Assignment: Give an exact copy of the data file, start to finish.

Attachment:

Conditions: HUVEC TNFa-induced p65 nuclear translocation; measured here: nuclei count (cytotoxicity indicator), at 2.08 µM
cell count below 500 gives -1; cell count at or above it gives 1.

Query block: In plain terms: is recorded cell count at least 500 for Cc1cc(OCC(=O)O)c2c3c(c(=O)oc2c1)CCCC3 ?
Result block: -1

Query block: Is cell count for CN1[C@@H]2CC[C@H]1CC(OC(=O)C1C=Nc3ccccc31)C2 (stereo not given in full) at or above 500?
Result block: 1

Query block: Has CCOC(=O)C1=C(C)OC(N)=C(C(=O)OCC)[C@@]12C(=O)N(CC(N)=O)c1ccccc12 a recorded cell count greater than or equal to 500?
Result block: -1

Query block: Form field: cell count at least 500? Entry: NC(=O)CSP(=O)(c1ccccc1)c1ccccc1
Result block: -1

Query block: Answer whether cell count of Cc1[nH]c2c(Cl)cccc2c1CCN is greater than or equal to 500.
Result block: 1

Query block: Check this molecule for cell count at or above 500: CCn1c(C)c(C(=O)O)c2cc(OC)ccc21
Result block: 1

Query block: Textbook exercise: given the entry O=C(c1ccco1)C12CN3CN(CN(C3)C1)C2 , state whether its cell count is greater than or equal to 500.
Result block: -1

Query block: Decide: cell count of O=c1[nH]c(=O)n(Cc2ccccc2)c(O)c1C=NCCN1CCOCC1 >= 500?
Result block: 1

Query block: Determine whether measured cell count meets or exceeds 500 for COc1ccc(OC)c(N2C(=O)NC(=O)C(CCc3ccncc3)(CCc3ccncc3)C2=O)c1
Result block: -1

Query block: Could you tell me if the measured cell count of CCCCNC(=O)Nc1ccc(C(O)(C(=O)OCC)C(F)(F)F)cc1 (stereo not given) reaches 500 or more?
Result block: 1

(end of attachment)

Conditions: HUVEC TNFa-induced p65 nuclear translocation; measured here: nuclei count (cytotoxicity indicator), at 2.08 µM
cell count below 500 gives -1; cell count at or above it gives 1.

Query block: In plain terms: is recorded cell count at least 500 for Cc1cc(OCC(=O)O)c2c3c(c(=O)oc2c1)CCCC3 ?
Result block: -1

Query block: Is cell count for CN1[C@@H]2CC[C@H]1CC(OC(=O)C1C=Nc3ccccc31)C2 (stereo not given in full) at or above 500?
Result block: 1

Query block: Has CCOC(=O)C1=C(C)OC(N)=C(C(=O)OCC)[C@@]12C(=O)N(CC(N)=O)c1ccccc12 a recorded cell count greater than or equal to 500?
Result block: -1

Query block: Form field: cell count at least 500? Entry: NC(=O)CSP(=O)(c1ccccc1)c1ccccc1
Result block: -1

Query block: Answer whether cell count of Cc1[nH]c2c(Cl)cccc2c1CCN is greater than or equal to 500.
Result block: 1

Query block: Check this molecule for cell count at or above 500: CCn1c(C)c(C(=O)O)c2cc(OC)ccc21
Result block: 1

Query block: Textbook exercise: given the entry O=C(c1ccco1)C12CN3CN(CN(C3)C1)C2 , state whether its cell count is greater than or equal to 500.
Result block: -1

Query block: Decide: cell count of O=c1[nH]c(=O)n(Cc2ccccc2)c(O)c1C=NCCN1CCOCC1 >= 500?
Result block: 1

Query block: Determine whether measured cell count meets or exceeds 500 for COc1ccc(OC)c(N2C(=O)NC(=O)C(CCc3ccncc3)(CCc3ccncc3)C2=O)c1
Result block: -1

Query block: Could you tell me if the measured cell count of CCCCNC(=O)Nc1ccc(C(O)(C(=O)OCC)C(F)(F)F)cc1 (stereo not given) reaches 500 or more?
Result block: 1